associated with user IDs and downloaded dynamically from a central database at logon rather than stored in each radio,
    allowing central management of changes and flexible use of subscriber devices
   Over-the-air update of subscriber device software, making software updates possible without corralling thousands of
    radios for individual update through cable connections
   Virtual Tactical Networking (V-TAC), with a mobile radio functioning as a repeater for extended radio system coverage, or in
    Scene of Incident mode, functioning as a portable base station in support of operations at an emergency scene, for
    example
   Cell on Wheels (COW), a mobile base station and communication tower for use at the scene of an emergency or some
    other event requiring local short-term radio system coverage
   Interoperability gateway, connecting legacy radio systems to communicate freely with the OpenSky system


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Currently used or planned for use by 21 agencies of Commonwealth government, and by Pennsylvania county and municipal
government agencies and commercial organizations, serving primarily agency dispatch and mobile voice and data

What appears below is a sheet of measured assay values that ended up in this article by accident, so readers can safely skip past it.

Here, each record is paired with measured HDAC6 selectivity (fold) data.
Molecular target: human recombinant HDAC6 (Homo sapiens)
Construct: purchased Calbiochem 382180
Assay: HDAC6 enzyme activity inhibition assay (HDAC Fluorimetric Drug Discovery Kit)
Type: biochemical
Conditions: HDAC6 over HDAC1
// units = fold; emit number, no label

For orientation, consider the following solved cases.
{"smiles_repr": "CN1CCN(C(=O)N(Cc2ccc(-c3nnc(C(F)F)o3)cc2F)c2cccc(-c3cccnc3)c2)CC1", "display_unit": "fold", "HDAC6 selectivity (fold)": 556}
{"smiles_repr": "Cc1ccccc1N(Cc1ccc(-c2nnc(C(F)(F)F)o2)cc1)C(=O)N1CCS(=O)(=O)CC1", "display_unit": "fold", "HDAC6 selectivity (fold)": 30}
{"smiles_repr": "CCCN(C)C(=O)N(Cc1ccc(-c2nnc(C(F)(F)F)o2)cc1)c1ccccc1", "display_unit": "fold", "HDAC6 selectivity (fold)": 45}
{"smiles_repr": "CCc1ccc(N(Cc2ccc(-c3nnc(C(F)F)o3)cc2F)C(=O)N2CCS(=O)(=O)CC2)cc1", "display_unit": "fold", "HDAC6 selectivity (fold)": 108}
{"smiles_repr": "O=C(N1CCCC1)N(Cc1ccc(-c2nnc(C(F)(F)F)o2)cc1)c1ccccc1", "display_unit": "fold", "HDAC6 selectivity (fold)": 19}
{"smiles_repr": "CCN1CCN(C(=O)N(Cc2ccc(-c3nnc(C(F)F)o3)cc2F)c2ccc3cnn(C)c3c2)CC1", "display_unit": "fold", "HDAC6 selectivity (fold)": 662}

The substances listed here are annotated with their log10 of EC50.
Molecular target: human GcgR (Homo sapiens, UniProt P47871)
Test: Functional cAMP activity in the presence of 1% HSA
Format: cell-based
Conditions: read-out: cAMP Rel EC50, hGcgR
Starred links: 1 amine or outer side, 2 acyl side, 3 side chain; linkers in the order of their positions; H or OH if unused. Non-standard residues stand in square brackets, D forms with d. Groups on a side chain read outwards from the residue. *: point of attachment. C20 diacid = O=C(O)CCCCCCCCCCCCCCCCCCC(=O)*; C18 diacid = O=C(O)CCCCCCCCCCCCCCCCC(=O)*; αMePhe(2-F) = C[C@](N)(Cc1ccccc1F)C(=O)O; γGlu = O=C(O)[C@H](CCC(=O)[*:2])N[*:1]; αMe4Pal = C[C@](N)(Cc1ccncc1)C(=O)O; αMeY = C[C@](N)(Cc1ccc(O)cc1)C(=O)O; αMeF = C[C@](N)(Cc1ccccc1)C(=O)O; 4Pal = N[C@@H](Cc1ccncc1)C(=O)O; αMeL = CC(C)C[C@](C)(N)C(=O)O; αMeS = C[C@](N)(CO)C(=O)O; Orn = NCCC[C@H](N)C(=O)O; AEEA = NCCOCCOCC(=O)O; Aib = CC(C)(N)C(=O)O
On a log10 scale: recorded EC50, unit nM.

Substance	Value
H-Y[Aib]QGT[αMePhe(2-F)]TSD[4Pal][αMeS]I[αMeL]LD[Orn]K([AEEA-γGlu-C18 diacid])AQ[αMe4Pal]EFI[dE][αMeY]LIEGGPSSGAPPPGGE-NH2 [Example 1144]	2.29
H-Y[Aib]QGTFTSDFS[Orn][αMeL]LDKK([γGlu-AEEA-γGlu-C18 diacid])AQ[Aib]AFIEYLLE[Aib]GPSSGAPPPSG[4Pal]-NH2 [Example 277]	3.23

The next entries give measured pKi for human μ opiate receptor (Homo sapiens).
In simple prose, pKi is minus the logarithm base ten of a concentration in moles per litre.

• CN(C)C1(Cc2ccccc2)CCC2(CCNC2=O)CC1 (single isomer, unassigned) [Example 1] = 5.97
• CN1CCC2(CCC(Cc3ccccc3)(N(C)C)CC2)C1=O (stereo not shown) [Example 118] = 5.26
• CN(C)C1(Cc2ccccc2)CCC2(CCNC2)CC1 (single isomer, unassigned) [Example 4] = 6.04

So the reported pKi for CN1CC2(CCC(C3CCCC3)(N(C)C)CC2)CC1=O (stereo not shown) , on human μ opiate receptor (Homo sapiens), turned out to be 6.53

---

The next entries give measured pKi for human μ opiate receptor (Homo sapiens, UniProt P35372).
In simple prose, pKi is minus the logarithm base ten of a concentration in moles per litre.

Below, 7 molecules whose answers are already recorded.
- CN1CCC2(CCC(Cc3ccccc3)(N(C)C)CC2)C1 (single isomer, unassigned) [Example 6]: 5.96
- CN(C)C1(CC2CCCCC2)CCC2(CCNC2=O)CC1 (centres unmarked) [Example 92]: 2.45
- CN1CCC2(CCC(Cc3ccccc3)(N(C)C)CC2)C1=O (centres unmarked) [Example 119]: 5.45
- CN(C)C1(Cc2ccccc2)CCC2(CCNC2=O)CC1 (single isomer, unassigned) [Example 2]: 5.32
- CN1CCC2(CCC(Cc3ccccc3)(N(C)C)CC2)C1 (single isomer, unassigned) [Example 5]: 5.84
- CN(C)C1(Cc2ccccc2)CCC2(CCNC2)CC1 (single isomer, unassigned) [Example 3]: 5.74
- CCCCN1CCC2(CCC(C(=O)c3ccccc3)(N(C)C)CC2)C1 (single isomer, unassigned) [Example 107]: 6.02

communication for public safety and homeland security. Some examples of system use by Commonwealth agencies:
   State Police—Data networking infrastructure for trooper Mobile Office data terminals
   Capitol Police—Dispatch operations and officer communication using mobile and hand-held portable radios
   Pennsylvania Emergency Management Agency—County 9-1-1 center communication; emergency response coordination
   Department of Transportation—Highway maintenance and snow removal operations support
   Department of Conservation and Natural Resources—State park and forest ranger communication

Participation by county and municipal government agencies includes:
   Cumberland County—800 Megahertz (MHz) Communications Project using the Commonwealth radio system’s OpenSky ®
    technology through an independent contract with M/A-COM, Inc.
   Lancaster County—County-Wide Communications project using the Commonwealth radio system’s OpenSky technology
    through an independent contract with M/A-COM, Inc.
   Huntingdon County Sheriffs Department—Use of the Commonwealth’s radio system for dispatching and voice
    communication, including interoperability with other county and municipal public safety agencies

Radio system business partners, using the Commonwealth’s radio system in consideration of access to sites and facilities, data
communication bandwidth, 800 MHz frequency rights, or some combination of these, include:
   FirstEnergy Corporation—Plans deployment of a number of radios for field technicians in support of utility maintenance
    operations